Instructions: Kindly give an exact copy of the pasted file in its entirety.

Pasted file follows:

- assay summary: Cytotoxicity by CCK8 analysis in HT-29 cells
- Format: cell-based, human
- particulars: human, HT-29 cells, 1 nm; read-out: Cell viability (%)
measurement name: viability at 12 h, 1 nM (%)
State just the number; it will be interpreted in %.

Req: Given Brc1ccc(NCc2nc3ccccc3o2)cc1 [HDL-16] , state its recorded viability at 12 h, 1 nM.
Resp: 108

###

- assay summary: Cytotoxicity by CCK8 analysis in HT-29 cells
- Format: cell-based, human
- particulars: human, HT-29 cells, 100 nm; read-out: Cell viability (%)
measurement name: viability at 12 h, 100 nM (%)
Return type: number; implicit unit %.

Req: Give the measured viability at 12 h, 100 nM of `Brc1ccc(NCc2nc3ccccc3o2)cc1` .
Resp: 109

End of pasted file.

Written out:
- assay summary: Cytotoxicity by CCK8 analysis in HT-29 cells
- Format: cell-based, human
- particulars: human, HT-29 cells, 1 nm; read-out: Cell viability (%)
measurement name: viability at 12 h, 1 nM (%)
State just the number; it will be interpreted in %.

Req: Given Brc1ccc(NCc2nc3ccccc3o2)cc1 [HDL-16] , state its recorded viability at 12 h, 1 nM.
Resp: 108

###

- assay summary: Cytotoxicity by CCK8 analysis in HT-29 cells
- Format: cell-based, human
- particulars: human, HT-29 cells, 100 nm; read-out: Cell viability (%)
measurement name: viability at 12 h, 100 nM (%)
Return type: number; implicit unit %.

Req: Give the measured viability at 12 h, 100 nM of `Brc1ccc(NCc2nc3ccccc3o2)cc1` .
Resp: 109